Additionally, the group provides subsidized therapy and suicide prevention in cooperation with the Summit School District, emergency safe housing and legal advocacy among other services. The organization also partners with Stand Up Colorado, a program that engages potential perpetrators rather than victims, hoping to shift the conversation from telling people how not to be victims, and instead showing people how not to be offenders.

But the nonprofit still feels that there’s more they can be doing. It starts with creating a more comprehensive presence in the community.

“We’ve struggled with our public image for sure,” said Mumford. “Part of that is because it’s hard to talk about this stuff. I recognize that our Facebook page doesn’t lend itself to a lot of likes. But as a community we have to talk about it because if we don’t nothing will change. … over the next two years we’re going to be focusing on marketing and branding, and figuring out how to better engage the community and tell our story. We’ve already started doing that with an increased social media presence, and looking for funding for a new website and efforts along those lines.”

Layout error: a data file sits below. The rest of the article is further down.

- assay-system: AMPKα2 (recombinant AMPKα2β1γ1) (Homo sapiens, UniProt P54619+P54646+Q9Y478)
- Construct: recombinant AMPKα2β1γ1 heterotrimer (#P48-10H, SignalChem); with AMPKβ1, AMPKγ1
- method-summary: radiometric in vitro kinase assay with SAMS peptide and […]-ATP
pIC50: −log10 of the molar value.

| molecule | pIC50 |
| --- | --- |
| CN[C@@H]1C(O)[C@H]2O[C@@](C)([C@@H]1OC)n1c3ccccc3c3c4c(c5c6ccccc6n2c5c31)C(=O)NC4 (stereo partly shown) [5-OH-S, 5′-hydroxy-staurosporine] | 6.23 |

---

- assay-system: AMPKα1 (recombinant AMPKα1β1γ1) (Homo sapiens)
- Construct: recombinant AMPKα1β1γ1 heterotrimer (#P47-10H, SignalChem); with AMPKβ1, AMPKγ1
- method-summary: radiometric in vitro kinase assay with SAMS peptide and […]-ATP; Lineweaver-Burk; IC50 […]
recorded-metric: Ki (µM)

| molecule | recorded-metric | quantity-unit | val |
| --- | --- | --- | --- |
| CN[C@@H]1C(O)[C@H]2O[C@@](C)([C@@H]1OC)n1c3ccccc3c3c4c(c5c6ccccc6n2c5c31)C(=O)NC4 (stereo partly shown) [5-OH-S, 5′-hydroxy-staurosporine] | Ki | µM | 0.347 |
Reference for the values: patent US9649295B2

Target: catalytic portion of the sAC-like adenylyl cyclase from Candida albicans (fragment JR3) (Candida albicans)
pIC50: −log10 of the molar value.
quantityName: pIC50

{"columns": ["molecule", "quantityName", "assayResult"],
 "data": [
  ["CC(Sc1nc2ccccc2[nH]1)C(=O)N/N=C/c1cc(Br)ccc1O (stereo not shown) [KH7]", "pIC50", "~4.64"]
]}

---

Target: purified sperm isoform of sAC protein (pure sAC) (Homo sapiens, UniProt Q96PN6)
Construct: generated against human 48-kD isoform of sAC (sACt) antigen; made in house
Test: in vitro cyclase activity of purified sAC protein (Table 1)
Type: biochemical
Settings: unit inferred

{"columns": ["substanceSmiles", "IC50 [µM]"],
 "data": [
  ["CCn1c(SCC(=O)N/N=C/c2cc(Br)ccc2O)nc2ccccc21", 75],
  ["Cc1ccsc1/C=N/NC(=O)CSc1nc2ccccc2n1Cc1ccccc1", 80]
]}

Perhaps the biggest reason why visibility in the community is so vital for organizations like Advocates is that victims of domestic violence or sexual assault oftent aren’t willing to engage with the criminal justice system, whether it’s due to a fear that they won’t be believed or a fear of retribution, harassment or stigma. Mumford said that of the 132 new client contacts they’ve had this year, only 14 were referred by law enforcement.

But Advocate’s newest push to engage the community is also an effort to reach out to individuals in marginalized communities such as racial minorities and the LGBTQ community, which often face disproportionate rates of violence.

“We had more than 300 clients in 2017, and we’re on pace to exceed that this year,” said Mumford. “So it is a problem here. The national average is that one in four white women will experience domestic violence in their lives, and the rates become even more disproportionate for people of color or members of the LGBTQ community.”